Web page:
NEW YORK (Dec. 7, 2000) The newest president of NASCAR vowed Thursday to keep the sanctioning body on the course that helped make stock-car racing one of the fastest-growing spectator sports in the world.

Mike Helton, appointed last week as just the third president in the 52-year history of the sanctioning body, said his tenure would be underscored by a commitment to remain mindful of the premise that the sport begins and ends with the quality of competition on the track.

That vision, Helton said, has remain unchanged since the founding of NASCAR by the late William France and its evolution under the guidance of his son, Bill France Jr., who last week named Helton to replace him.

"We've been taught the proper way to guide the sport," Helton said. "We will never lose sight of that vision, that core value, for as someone once said, we don't know how big stock-car racing can be if it's handled properly, but I guarantee we're going to keep doing our best to handle things properly."

Helton's remarks came during the president's annual "state of the sport" address, delivered in front of a large crowd of media members, NASCAR officials, drivers, team owners and others involved in the sport. They have gathered in New York for the various events leading up to the annual NASCAR Winston Cup Series banquet on Friday night at the Waldorf-Astoria.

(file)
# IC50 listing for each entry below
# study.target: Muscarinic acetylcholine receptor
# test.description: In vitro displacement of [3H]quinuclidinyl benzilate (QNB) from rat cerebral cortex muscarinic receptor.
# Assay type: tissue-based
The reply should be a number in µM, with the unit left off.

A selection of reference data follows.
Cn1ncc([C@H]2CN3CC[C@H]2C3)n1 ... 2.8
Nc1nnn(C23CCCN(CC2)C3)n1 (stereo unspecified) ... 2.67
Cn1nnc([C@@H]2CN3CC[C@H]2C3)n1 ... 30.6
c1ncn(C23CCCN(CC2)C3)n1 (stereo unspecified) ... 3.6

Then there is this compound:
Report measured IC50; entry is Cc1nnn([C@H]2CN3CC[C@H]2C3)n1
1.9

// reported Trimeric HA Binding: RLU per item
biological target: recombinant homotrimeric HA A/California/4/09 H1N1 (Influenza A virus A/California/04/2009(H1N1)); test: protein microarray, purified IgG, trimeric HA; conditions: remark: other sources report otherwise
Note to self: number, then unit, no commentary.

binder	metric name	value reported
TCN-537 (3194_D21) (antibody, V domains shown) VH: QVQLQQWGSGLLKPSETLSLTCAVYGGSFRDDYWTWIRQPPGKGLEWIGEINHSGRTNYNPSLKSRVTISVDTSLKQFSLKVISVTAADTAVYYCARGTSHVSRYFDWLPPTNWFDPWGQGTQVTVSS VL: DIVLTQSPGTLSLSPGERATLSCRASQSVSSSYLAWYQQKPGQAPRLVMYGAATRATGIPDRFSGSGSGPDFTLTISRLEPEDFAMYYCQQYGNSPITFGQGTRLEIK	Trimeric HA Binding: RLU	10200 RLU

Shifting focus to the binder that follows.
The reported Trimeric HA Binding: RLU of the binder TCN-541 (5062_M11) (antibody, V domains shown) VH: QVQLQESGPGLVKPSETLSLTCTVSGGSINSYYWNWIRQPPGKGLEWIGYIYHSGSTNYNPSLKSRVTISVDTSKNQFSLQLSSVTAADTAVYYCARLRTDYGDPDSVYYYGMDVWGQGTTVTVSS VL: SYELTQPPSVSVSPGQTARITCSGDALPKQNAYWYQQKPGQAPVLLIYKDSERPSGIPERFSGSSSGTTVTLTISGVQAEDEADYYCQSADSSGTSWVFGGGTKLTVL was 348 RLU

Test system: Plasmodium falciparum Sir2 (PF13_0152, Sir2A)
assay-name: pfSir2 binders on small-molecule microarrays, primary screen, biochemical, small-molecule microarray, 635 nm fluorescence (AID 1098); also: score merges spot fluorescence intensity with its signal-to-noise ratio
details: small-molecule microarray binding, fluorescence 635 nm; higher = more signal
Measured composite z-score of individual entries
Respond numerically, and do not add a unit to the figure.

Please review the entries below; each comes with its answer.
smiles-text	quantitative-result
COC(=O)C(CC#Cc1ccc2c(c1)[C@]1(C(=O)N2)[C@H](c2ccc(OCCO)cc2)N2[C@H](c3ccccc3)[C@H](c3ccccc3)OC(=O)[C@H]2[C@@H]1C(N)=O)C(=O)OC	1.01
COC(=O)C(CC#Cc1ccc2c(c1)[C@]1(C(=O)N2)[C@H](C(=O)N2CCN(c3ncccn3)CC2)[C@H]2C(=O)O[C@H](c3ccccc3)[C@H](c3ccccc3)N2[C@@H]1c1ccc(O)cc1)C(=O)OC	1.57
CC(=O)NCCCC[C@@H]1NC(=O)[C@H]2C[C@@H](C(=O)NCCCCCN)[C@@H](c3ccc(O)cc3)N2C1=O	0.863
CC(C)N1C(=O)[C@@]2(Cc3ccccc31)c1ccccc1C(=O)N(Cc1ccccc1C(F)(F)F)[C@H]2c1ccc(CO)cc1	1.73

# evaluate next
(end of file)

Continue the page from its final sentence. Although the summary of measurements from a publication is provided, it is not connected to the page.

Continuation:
As Helton spoke in the opulent hotel's grand ballroom Thursday afternoon, one of the people sitting near the front of the crowd was France, who has been battling several health problems that have limited his public appearances in recent months. Helton paused in his remarks to note the attendance of France, who was saluted with a standing ovation.

France last week turned over to Helton the presidency of a sanctioning body that experienced one of its most competitive seasons this year. Evidence of that came less than a month into the schedule when Dale Earnhardt edged eventual series champion Bobby Labonte at Atlanta Motor Speedway in a photo finish that proved to be one of the closest finishes in series history.

By the time the year ended, 14 drivers had visited Victory Lane, including four first-time winners. Thirteen drivers captured Bud Poles. Forty-seven drivers led at least one lap. And fans saw one of the most competitive races yet during the fall event at Talladega Superspeedway, where there were 49 lead changes.

"The year 2000 proved that this vision for success based on a good race is correct," Helton said. "One thing we know for certain is that the quality of competition this season will be hard to top."

While competitive, the year was also costly. Kenny Irwin, Adam Petty and Tony Roper lost their lives in on-track crashes.

"Their memories will live in all of us far into the future," Helton said.